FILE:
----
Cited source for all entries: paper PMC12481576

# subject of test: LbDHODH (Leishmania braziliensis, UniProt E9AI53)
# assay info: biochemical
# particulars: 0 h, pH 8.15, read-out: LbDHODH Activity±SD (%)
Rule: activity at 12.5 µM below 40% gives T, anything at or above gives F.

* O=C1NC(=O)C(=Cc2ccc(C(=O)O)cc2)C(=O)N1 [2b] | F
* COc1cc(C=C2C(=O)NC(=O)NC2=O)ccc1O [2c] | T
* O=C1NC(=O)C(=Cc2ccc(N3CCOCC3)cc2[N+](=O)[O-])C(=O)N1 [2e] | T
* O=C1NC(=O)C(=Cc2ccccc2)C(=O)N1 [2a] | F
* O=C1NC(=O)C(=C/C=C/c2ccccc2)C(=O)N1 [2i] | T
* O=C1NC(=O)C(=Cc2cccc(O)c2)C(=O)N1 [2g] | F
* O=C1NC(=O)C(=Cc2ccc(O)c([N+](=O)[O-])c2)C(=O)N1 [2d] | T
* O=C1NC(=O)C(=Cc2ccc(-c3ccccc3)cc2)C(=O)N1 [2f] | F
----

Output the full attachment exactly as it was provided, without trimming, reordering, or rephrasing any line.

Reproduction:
Cited source for all entries: paper PMC12481576

# subject of test: LbDHODH (Leishmania braziliensis, UniProt E9AI53)
# assay info: biochemical
# particulars: 0 h, pH 8.15, read-out: LbDHODH Activity±SD (%)
Rule: activity at 12.5 µM below 40% gives T, anything at or above gives F.

* O=C1NC(=O)C(=Cc2ccc(C(=O)O)cc2)C(=O)N1 [2b] | F
* COc1cc(C=C2C(=O)NC(=O)NC2=O)ccc1O [2c] | T
* O=C1NC(=O)C(=Cc2ccc(N3CCOCC3)cc2[N+](=O)[O-])C(=O)N1 [2e] | T
* O=C1NC(=O)C(=Cc2ccccc2)C(=O)N1 [2a] | F
* O=C1NC(=O)C(=C/C=C/c2ccccc2)C(=O)N1 [2i] | T
* O=C1NC(=O)C(=Cc2cccc(O)c2)C(=O)N1 [2g] | F
* O=C1NC(=O)C(=Cc2ccc(O)c([N+](=O)[O-])c2)C(=O)N1 [2d] | T
* O=C1NC(=O)C(=Cc2ccc(-c3ccccc3)cc2)C(=O)N1 [2f] | F